Now, I don't know if you love Cards or not.  When I added my own post about this exhibit to the Art Teachers group, the first comment was that we should, "Boycott that racist, sexist game."  It is true that it is NOT politically correct - unless you can argue that by embracing all stereotypes and being prejudiced against every race, gender, sexual orientation, religion, etc, you are, in fact, supremely egalitarian.  I believe my Dark Lord and Master once made that argument, so that lends it some legitimacy.  That said, if you took it seriously, it could be incredibly offensive.  Fortunately, most people don't take it seriously.  However, it would be equally easy to dismiss an art exhibit about the game, since, if you've ever played it, you know that it has a very basic black-and-white design.  Surprisingly, though, it was a well-curated show - it had a lot of info about the typefaces and graphic design the makers used, and I took lots of photos to show my students the next time I talk to them about text as an element of art.

What really drew me in was the recent stir over their threat to cut up a Picasso print, Tete de Faune.  This year I've been trying to get my students reading more about art topics, and when I came across the story of their Eight Sensible Gifts, I knew this was one we'd read and discuss when we did printmaking.  Basically, for the past couple of years Cards Against Humanity has done a promotion where 150,000 people buy into it and they are given 8 Hanukkah gifts.  This year, one gift was the Picasso, which the participants had to choose to either donate to the Art Institute of Chicago or cut up into 150,000 equal-sized pieces.  After the votes were in, the decision was to donate it, but before that happens they displayed it as part of the show.
The following night was the big NAEA St. Pat's shindig, welcoming all.  I'd signed up for it, but figured I had enough time to hit the Cultural Center first - my last chance to do so without blowing off part of the workshop, and I wasn't going to do that.  But I did want to see Theo Jansen's Strandbeests, which have fascinated me ever since I first came across them scrolling through my facebook feed.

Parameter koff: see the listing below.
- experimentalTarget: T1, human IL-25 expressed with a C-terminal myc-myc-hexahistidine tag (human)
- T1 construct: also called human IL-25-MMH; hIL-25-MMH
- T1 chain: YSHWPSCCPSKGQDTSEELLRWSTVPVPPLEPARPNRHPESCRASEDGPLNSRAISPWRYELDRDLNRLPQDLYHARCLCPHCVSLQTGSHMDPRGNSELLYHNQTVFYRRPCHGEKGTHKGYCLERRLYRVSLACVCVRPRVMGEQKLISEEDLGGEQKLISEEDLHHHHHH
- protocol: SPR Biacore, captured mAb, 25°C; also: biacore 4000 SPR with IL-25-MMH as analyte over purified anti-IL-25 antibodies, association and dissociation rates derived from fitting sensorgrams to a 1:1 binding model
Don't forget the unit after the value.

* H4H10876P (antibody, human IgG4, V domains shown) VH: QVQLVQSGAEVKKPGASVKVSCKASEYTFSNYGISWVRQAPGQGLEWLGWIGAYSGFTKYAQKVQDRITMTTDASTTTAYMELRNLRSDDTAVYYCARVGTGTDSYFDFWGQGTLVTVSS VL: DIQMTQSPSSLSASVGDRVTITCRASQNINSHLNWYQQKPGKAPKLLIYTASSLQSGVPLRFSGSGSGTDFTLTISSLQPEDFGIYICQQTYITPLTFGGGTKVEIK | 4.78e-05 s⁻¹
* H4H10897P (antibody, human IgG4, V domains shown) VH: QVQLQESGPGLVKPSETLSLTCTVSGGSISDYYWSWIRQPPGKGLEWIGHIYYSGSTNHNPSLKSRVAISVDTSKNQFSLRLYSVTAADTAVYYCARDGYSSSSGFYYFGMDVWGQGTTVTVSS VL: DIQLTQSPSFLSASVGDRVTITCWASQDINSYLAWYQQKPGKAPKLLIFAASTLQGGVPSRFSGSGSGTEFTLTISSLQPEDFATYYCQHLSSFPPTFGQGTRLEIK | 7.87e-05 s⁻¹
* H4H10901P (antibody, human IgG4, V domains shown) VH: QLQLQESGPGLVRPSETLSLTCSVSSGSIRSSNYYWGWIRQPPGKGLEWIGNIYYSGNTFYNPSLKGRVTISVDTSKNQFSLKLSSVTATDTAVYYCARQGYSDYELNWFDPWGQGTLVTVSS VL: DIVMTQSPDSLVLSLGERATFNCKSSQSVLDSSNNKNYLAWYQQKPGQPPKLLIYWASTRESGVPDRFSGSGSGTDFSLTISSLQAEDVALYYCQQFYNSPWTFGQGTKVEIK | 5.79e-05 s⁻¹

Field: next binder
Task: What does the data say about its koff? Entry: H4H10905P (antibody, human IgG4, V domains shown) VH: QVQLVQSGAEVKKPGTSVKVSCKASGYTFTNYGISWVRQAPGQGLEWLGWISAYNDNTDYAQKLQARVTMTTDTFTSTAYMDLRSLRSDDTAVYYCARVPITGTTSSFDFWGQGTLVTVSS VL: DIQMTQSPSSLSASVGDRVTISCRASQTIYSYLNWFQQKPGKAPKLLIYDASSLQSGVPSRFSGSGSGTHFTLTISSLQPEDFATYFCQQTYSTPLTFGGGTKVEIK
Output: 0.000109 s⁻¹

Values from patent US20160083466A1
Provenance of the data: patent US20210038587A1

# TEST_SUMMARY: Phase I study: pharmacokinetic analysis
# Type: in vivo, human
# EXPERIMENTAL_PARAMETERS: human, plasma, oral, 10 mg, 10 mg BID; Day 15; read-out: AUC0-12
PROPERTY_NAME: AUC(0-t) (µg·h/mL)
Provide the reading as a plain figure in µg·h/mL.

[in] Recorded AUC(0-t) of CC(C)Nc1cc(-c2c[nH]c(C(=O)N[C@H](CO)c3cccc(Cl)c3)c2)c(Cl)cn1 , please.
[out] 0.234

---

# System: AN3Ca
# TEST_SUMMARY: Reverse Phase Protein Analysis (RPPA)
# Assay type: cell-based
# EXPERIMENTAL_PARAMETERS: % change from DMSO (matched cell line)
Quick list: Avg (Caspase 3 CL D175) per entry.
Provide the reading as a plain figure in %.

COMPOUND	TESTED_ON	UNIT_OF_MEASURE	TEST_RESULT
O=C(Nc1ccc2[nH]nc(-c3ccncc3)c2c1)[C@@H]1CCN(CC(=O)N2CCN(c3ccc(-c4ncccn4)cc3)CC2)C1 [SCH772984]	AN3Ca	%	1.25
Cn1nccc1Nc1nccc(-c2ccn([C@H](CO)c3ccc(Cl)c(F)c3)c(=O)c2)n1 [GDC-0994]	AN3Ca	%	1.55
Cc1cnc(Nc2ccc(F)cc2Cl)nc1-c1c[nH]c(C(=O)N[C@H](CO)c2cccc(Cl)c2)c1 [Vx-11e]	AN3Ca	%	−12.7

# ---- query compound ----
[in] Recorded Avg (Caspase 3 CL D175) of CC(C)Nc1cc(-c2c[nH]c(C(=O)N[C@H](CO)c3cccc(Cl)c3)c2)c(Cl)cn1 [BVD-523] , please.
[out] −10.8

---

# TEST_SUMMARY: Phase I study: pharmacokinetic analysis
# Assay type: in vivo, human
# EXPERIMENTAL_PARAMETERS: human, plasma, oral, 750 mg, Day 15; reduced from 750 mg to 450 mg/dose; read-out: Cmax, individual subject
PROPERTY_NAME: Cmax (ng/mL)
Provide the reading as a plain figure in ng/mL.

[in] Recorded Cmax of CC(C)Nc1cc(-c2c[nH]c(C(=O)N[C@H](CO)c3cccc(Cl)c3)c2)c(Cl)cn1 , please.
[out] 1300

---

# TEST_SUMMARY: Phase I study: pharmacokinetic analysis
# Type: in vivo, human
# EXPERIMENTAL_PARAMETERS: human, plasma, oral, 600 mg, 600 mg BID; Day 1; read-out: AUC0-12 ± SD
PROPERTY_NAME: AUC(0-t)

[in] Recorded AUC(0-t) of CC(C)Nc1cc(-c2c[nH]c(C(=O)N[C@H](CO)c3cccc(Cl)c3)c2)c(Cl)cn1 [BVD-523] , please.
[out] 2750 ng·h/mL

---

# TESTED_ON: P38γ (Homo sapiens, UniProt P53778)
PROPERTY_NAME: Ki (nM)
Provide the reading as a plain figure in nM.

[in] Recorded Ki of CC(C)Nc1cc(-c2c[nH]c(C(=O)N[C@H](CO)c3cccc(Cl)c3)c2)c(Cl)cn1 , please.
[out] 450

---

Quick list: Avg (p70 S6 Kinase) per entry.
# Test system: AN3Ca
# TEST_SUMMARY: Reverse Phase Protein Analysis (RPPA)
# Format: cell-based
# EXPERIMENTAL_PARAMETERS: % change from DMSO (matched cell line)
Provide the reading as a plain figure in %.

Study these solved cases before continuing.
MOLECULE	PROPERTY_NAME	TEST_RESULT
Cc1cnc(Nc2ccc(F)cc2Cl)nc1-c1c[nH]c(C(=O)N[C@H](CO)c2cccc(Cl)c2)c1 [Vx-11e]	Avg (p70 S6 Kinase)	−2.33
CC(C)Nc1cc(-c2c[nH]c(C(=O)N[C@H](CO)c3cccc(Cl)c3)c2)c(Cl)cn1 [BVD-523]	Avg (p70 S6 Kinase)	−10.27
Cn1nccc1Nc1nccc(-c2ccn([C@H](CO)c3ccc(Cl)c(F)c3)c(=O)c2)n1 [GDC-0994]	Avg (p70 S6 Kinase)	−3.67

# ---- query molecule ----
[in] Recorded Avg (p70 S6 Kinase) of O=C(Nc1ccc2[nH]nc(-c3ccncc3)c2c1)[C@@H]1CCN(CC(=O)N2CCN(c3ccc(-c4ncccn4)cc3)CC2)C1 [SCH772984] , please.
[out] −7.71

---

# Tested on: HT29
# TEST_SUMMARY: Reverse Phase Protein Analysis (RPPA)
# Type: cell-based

As he puts it, his creations are "new forms of life," the basic material being basic yellow tubes.  Using the power of the wind, they shamble along the beaches of the Netherlands (where I might have tried to find him, if I hadn't been able to see them in Chicago).  You actually can't understand how cool these things are, so I suggest going over to youtube and watching some of the videos.  Otherwise you won't get a proper idea of how plastic tubes and wind can make something that looks so organic (and possibly a little bit creepy, but you know what?  Who cares!)
The actual mechanisms he uses to make the Strandbeests are fairly simple.  Sails, joints, and wind stomachs are basically what it boils down to, and the exhibition was fantastic, with a few different hands-on displays that you could use to get a feel for the structures.  They also had daily demonstrations of actually walking the Strandbeests, but I was too late for that (so sad).  In fact, the simplicity of the structures makes it possible for other engineer/artists to create their own, something that Jansen encourages - he sells books and kits, and the exhibition included mini-beests by others.
This was actually my first time visiting Chicago since I was a kid.  The two times I went with Mrs. Andrew's Bright Ideas class, we visited the Shedd Aquarium and the Field Museum, both of which were absolutely incredible and left a lasting mark on my impressionable young mind.  Academically, I knew that Chicago was like that, but on an order of magnitude that you can't really understand unless you've been there for longer than 24 hours.  Besides the awesome conference and the fantastic art, this trip also showed me that I need to spend more time in Chicago.  At some point.  Probably not in the near future, though.